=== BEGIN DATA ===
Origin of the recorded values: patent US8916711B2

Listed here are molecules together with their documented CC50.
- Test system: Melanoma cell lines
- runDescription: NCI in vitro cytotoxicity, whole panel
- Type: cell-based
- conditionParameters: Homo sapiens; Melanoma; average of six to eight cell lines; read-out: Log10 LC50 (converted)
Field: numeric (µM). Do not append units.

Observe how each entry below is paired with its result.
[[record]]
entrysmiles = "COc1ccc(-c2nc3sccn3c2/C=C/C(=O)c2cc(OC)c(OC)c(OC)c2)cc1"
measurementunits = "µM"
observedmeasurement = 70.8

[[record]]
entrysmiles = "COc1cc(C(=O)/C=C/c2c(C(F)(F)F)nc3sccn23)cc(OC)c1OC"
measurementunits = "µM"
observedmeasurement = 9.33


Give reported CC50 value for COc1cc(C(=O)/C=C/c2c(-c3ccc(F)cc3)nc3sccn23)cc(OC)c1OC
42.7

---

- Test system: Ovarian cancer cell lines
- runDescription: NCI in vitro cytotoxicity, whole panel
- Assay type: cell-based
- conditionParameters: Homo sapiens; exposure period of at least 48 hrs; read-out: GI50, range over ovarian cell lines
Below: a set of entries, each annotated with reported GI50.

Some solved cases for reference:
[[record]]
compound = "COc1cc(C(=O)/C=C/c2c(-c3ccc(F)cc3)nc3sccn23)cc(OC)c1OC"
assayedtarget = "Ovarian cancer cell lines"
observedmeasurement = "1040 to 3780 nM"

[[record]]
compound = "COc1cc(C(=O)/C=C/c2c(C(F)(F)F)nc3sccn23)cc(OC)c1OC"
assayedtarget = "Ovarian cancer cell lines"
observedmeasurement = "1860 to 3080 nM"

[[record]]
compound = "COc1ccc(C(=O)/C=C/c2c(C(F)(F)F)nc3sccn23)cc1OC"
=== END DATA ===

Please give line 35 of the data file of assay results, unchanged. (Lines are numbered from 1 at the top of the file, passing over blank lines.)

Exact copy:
compound = "COc1ccc(C(=O)/C=C/c2c(C(F)(F)F)nc3sccn23)cc1OC"